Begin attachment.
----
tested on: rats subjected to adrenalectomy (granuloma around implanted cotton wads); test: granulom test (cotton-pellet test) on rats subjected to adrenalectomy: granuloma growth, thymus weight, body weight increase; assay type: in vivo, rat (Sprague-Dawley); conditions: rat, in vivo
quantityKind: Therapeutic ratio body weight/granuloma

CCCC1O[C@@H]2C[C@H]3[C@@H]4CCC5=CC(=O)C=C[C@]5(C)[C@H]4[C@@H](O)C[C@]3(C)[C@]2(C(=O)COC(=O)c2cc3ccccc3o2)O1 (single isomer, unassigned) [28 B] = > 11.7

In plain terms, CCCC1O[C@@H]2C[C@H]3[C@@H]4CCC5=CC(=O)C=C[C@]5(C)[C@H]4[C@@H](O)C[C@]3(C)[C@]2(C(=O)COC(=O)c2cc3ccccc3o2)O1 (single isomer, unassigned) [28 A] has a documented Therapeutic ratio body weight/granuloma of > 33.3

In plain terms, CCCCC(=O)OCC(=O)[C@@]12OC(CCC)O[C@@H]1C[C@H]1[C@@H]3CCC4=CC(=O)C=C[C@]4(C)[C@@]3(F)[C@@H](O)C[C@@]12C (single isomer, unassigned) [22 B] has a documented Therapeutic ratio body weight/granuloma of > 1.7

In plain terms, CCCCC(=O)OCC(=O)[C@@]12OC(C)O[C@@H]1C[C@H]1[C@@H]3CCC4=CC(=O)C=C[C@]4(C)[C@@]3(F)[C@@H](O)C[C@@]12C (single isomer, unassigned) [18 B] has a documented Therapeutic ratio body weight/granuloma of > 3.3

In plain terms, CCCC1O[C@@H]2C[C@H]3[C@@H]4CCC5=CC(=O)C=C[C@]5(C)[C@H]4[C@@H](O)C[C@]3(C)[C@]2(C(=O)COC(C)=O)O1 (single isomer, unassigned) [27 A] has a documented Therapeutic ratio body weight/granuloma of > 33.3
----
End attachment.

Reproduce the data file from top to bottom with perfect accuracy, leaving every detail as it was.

tested on: rats subjected to adrenalectomy (granuloma around implanted cotton wads); test: granulom test (cotton-pellet test) on rats subjected to adrenalectomy: granuloma growth, thymus weight, body weight increase; assay type: in vivo, rat (Sprague-Dawley); conditions: rat, in vivo
quantityKind: Therapeutic ratio body weight/granuloma

CCCC1O[C@@H]2C[C@H]3[C@@H]4CCC5=CC(=O)C=C[C@]5(C)[C@H]4[C@@H](O)C[C@]3(C)[C@]2(C(=O)COC(=O)c2cc3ccccc3o2)O1 (single isomer, unassigned) [28 B] = > 11.7

In plain terms, CCCC1O[C@@H]2C[C@H]3[C@@H]4CCC5=CC(=O)C=C[C@]5(C)[C@H]4[C@@H](O)C[C@]3(C)[C@]2(C(=O)COC(=O)c2cc3ccccc3o2)O1 (single isomer, unassigned) [28 A] has a documented Therapeutic ratio body weight/granuloma of > 33.3

In plain terms, CCCCC(=O)OCC(=O)[C@@]12OC(CCC)O[C@@H]1C[C@H]1[C@@H]3CCC4=CC(=O)C=C[C@]4(C)[C@@]3(F)[C@@H](O)C[C@@]12C (single isomer, unassigned) [22 B] has a documented Therapeutic ratio body weight/granuloma of > 1.7

In plain terms, CCCCC(=O)OCC(=O)[C@@]12OC(C)O[C@@H]1C[C@H]1[C@@H]3CCC4=CC(=O)C=C[C@]4(C)[C@@]3(F)[C@@H](O)C[C@@]12C (single isomer, unassigned) [18 B] has a documented Therapeutic ratio body weight/granuloma of > 3.3

In plain terms, CCCC1O[C@@H]2C[C@H]3[C@@H]4CCC5=CC(=O)C=C[C@]5(C)[C@H]4[C@@H](O)C[C@]3(C)[C@]2(C(=O)COC(C)=O)O1 (single isomer, unassigned) [27 A] has a documented Therapeutic ratio body weight/granuloma of > 33.3